BIERCE: I favor mutilation for [those] convicted of killing or inciting to kill -- mutilation followed by death; for those who merely deny the right and expediency of law, plain mutilation -- which might advantageously take the form of removal of the tongue... You foul [terrorists], applauding with untidy palms when one of your coward kind hurls a bomb among powerless and helpless women and children!
SWAIM: The attack was a blow against liberty.
BIERCE: Tauri excretio,my friend. We shall learn that our blind dependence upon the magic of words is a fatuous error; that the fortuitous arrangements of consonants and vowels which we worship as Liberty is of slight efficacy in disarming the lunatic brandishing a bomb. Liberty, indeed! The murderous wretch loves it a deal better than we, and wants more of it. Liberty! One almost sickens of the word, so quick and glib it is on every lip -- so destitute of meaning. There is no such thing as abstract liberty; it is not even thinkable. If you ask me, "Do you favor liberty?" I reply, "Liberty of whom to do what?" Just now I distinctly favor the liberty of the law to cut off the noses of [terrorists] caught red-handed or red-tongued. If they go in for mutilation let them feel what it is like.
SWAIM: It was a monumental intelligence failure that let the terrorists slip through airport security, Mr. Bierce.
BIERCE: And I blame the government for it. A government that does not protect life is a flat failure, no matter what else it may do. Life being almost universally regarded as the most precious possession, its security is the first and highest essential -- not the life of him who takes life, but the life which is exposed defenseless to his hateful hand. In no country in the world, civilized or savage, is life so insecure as in ours. The best that we can hope for through all the failures, the injustice, the disheartening damage to individual rights and interests, is a fairly good general result, enabling us to walk abroad among our fellows unafraid, to meet even the tribesmen from another valley without too imminent a peril of braining and evisceration.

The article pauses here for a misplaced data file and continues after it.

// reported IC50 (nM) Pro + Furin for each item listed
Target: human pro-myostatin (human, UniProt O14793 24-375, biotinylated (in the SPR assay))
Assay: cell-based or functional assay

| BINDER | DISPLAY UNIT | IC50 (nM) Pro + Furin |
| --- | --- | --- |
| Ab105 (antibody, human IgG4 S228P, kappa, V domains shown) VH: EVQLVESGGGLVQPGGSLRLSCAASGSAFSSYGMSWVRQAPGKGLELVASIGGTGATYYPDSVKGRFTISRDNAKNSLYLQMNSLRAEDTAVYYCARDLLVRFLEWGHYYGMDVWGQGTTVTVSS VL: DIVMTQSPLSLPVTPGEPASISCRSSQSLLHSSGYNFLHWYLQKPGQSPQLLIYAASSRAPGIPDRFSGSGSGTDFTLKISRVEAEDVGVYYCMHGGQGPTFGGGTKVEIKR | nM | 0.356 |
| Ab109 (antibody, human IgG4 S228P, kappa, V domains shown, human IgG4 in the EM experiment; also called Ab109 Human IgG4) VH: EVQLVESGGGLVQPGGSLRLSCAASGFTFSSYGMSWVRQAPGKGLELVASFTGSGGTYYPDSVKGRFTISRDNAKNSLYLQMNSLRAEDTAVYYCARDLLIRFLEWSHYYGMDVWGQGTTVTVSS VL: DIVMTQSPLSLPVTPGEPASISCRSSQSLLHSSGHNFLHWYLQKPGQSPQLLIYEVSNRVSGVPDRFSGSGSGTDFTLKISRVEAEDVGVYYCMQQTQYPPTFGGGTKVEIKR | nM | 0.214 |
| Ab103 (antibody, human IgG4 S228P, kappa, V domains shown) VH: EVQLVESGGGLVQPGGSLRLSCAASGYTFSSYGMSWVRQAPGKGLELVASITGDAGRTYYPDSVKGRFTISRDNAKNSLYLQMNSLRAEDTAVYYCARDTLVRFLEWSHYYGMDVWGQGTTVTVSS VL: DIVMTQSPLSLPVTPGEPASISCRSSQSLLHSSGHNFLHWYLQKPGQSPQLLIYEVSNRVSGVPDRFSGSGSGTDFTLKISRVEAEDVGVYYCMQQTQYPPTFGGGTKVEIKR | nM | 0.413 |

SWAIM: Sir, for some ten hours after the disaster, some of us thought the current president of the United States, a man of modest intellect called George W. Bush, was a casualty -- because he spent that time safely hopping from airport to airport instead of taking charge. Even when he did appear on TV to vow vengeance against the perpetrators, he looked like a very small and weak man. What do you think about that?
BIERCE: A politician such as your [accidental] president is an eel in the fundamental mud upon which the superstructure of organized society is reared. When he wriggles he mistakes the agitation of his tail for the trembling of the edifice. As compared with the statesman, he [Mr. Bush] suffers the distinction of being alive.
SWAIM: In the days following the disaster there was a run on American flags. I don't think I've ever seen Americans show as much patriotism.
BIERCE: (harumphs) Patriotism is fierce as a fever, pitiless as the grave, and blind as a stone, Mr. Swaim.
SWAIM: Mr. Bierce, two of the worst elements within the Christian cult, evangelists Pat Robertson and Jerry Falwell, went on television to say that civil liberties groups, feminists, homosexuals, abortion rights activists bear responsibility for the terrorism. Falwell says God gave us what we deserve.
BIERCE: I know of no public performer [Falwell] who has had to contend against the equal natural disadvantages of personal ignorance and professional incapacity, and the fact that with such heavy odds against him he has succeeded in getting away without incurring actual disgrace is evident. An astronomer knows that the growth of the human hair is not affected by the phases of the moon. A physician knows that homoeopathy is a humbug. A clergyman is aware of the spurious nature of his calling.